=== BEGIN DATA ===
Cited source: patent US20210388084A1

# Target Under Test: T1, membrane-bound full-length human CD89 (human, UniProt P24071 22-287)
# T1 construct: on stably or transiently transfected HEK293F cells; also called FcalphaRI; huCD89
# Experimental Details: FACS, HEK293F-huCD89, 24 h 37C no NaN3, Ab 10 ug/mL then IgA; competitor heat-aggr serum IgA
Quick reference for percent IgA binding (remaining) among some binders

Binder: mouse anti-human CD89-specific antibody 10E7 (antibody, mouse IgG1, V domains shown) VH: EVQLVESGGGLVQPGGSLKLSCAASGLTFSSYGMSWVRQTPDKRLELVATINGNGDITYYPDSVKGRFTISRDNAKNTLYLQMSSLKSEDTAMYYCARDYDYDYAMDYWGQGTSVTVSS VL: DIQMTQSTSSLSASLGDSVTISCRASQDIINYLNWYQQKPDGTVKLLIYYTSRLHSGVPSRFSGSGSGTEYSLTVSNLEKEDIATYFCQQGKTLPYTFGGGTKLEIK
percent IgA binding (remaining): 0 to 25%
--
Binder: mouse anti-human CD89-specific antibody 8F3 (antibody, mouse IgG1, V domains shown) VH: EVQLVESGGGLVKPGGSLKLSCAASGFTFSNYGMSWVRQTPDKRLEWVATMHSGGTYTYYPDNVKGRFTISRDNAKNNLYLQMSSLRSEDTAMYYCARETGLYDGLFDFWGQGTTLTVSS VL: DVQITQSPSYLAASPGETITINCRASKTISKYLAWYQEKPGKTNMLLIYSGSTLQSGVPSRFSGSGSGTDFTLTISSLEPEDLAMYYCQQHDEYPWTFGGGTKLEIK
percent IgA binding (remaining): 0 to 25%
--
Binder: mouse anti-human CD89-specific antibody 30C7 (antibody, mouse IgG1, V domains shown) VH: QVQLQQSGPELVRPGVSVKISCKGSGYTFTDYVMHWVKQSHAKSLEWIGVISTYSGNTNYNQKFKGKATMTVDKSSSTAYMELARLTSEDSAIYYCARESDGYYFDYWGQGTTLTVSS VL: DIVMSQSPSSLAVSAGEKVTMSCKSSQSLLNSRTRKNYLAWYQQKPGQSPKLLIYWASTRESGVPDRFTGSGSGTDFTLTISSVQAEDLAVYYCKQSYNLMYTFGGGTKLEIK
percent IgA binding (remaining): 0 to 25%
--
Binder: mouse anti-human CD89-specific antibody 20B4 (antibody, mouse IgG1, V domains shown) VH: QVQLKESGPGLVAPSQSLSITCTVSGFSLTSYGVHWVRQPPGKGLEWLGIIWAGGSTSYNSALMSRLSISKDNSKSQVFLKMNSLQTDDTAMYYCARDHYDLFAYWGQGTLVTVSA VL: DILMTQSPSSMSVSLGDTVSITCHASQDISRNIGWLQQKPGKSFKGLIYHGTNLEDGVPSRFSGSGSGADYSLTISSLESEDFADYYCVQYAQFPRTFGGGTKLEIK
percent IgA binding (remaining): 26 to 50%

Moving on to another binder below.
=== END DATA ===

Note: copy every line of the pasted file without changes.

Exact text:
Cited source: patent US20210388084A1

# Target Under Test: T1, membrane-bound full-length human CD89 (human, UniProt P24071 22-287)
# T1 construct: on stably or transiently transfected HEK293F cells; also called FcalphaRI; huCD89
# Experimental Details: FACS, HEK293F-huCD89, 24 h 37C no NaN3, Ab 10 ug/mL then IgA; competitor heat-aggr serum IgA
Quick reference for percent IgA binding (remaining) among some binders

Binder: mouse anti-human CD89-specific antibody 10E7 (antibody, mouse IgG1, V domains shown) VH: EVQLVESGGGLVQPGGSLKLSCAASGLTFSSYGMSWVRQTPDKRLELVATINGNGDITYYPDSVKGRFTISRDNAKNTLYLQMSSLKSEDTAMYYCARDYDYDYAMDYWGQGTSVTVSS VL: DIQMTQSTSSLSASLGDSVTISCRASQDIINYLNWYQQKPDGTVKLLIYYTSRLHSGVPSRFSGSGSGTEYSLTVSNLEKEDIATYFCQQGKTLPYTFGGGTKLEIK
percent IgA binding (remaining): 0 to 25%
--
Binder: mouse anti-human CD89-specific antibody 8F3 (antibody, mouse IgG1, V domains shown) VH: EVQLVESGGGLVKPGGSLKLSCAASGFTFSNYGMSWVRQTPDKRLEWVATMHSGGTYTYYPDNVKGRFTISRDNAKNNLYLQMSSLRSEDTAMYYCARETGLYDGLFDFWGQGTTLTVSS VL: DVQITQSPSYLAASPGETITINCRASKTISKYLAWYQEKPGKTNMLLIYSGSTLQSGVPSRFSGSGSGTDFTLTISSLEPEDLAMYYCQQHDEYPWTFGGGTKLEIK
percent IgA binding (remaining): 0 to 25%
--
Binder: mouse anti-human CD89-specific antibody 30C7 (antibody, mouse IgG1, V domains shown) VH: QVQLQQSGPELVRPGVSVKISCKGSGYTFTDYVMHWVKQSHAKSLEWIGVISTYSGNTNYNQKFKGKATMTVDKSSSTAYMELARLTSEDSAIYYCARESDGYYFDYWGQGTTLTVSS VL: DIVMSQSPSSLAVSAGEKVTMSCKSSQSLLNSRTRKNYLAWYQQKPGQSPKLLIYWASTRESGVPDRFTGSGSGTDFTLTISSVQAEDLAVYYCKQSYNLMYTFGGGTKLEIK
percent IgA binding (remaining): 0 to 25%
--
Binder: mouse anti-human CD89-specific antibody 20B4 (antibody, mouse IgG1, V domains shown) VH: QVQLKESGPGLVAPSQSLSITCTVSGFSLTSYGVHWVRQPPGKGLEWLGIIWAGGSTSYNSALMSRLSISKDNSKSQVFLKMNSLQTDDTAMYYCARDHYDLFAYWGQGTLVTVSA VL: DILMTQSPSSMSVSLGDTVSITCHASQDISRNIGWLQQKPGKSFKGLIYHGTNLEDGVPSRFSGSGSGADYSLTISSLESEDFADYYCVQYAQFPRTFGGGTKLEIK
percent IgA binding (remaining): 26 to 50%

Moving on to another binder below.